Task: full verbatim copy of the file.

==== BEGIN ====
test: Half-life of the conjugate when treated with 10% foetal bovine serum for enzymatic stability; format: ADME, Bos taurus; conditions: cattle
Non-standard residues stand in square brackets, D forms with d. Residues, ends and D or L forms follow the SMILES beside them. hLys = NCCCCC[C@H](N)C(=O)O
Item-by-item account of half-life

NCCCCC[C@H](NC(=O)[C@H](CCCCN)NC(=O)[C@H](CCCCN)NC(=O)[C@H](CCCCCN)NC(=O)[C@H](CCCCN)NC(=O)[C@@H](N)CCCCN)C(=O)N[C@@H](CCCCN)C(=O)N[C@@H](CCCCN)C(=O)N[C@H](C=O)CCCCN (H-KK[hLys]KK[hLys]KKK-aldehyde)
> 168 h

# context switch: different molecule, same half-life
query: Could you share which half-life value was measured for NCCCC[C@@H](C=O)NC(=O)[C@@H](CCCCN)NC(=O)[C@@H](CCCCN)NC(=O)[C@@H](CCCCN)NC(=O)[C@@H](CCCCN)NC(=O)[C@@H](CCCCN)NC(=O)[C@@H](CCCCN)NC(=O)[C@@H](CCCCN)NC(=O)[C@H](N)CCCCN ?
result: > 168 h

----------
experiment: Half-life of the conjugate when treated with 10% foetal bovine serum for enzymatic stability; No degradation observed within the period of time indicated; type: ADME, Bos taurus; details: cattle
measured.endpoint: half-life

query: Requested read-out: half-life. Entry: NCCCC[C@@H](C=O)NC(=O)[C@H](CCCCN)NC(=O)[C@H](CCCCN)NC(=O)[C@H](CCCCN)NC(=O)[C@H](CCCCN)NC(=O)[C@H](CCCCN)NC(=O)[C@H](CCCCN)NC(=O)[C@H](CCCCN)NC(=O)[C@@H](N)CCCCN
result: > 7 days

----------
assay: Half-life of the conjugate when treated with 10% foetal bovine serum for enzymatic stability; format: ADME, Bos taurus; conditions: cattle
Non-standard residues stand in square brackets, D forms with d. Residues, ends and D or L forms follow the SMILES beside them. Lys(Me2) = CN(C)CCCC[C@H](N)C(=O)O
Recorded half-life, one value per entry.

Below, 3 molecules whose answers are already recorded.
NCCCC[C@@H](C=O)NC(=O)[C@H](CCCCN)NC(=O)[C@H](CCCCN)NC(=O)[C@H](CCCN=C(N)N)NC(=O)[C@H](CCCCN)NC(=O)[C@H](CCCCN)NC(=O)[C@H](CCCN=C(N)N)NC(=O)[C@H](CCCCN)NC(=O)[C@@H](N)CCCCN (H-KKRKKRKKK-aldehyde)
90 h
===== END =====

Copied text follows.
test: Half-life of the conjugate when treated with 10% foetal bovine serum for enzymatic stability; format: ADME, Bos taurus; conditions: cattle
Non-standard residues stand in square brackets, D forms with d. Residues, ends and D or L forms follow the SMILES beside them. hLys = NCCCCC[C@H](N)C(=O)O
Item-by-item account of half-life

NCCCCC[C@H](NC(=O)[C@H](CCCCN)NC(=O)[C@H](CCCCN)NC(=O)[C@H](CCCCCN)NC(=O)[C@H](CCCCN)NC(=O)[C@@H](N)CCCCN)C(=O)N[C@@H](CCCCN)C(=O)N[C@@H](CCCCN)C(=O)N[C@H](C=O)CCCCN (H-KK[hLys]KK[hLys]KKK-aldehyde)
> 168 h

# context switch: different molecule, same half-life
query: Could you share which half-life value was measured for NCCCC[C@@H](C=O)NC(=O)[C@@H](CCCCN)NC(=O)[C@@H](CCCCN)NC(=O)[C@@H](CCCCN)NC(=O)[C@@H](CCCCN)NC(=O)[C@@H](CCCCN)NC(=O)[C@@H](CCCCN)NC(=O)[C@@H](CCCCN)NC(=O)[C@H](N)CCCCN ?
result: > 168 h

----------
experiment: Half-life of the conjugate when treated with 10% foetal bovine serum for enzymatic stability; No degradation observed within the period of time indicated; type: ADME, Bos taurus; details: cattle
measured.endpoint: half-life

query: Requested read-out: half-life. Entry: NCCCC[C@@H](C=O)NC(=O)[C@H](CCCCN)NC(=O)[C@H](CCCCN)NC(=O)[C@H](CCCCN)NC(=O)[C@H](CCCCN)NC(=O)[C@H](CCCCN)NC(=O)[C@H](CCCCN)NC(=O)[C@H](CCCCN)NC(=O)[C@@H](N)CCCCN
result: > 7 days

----------
assay: Half-life of the conjugate when treated with 10% foetal bovine serum for enzymatic stability; format: ADME, Bos taurus; conditions: cattle
Non-standard residues stand in square brackets, D forms with d. Residues, ends and D or L forms follow the SMILES beside them. Lys(Me2) = CN(C)CCCC[C@H](N)C(=O)O
Recorded half-life, one value per entry.

Below, 3 molecules whose answers are already recorded.
NCCCC[C@@H](C=O)NC(=O)[C@H](CCCCN)NC(=O)[C@H](CCCCN)NC(=O)[C@H](CCCN=C(N)N)NC(=O)[C@H](CCCCN)NC(=O)[C@H](CCCCN)NC(=O)[C@H](CCCN=C(N)N)NC(=O)[C@H](CCCCN)NC(=O)[C@@H](N)CCCCN (H-KKRKKRKKK-aldehyde)
90 h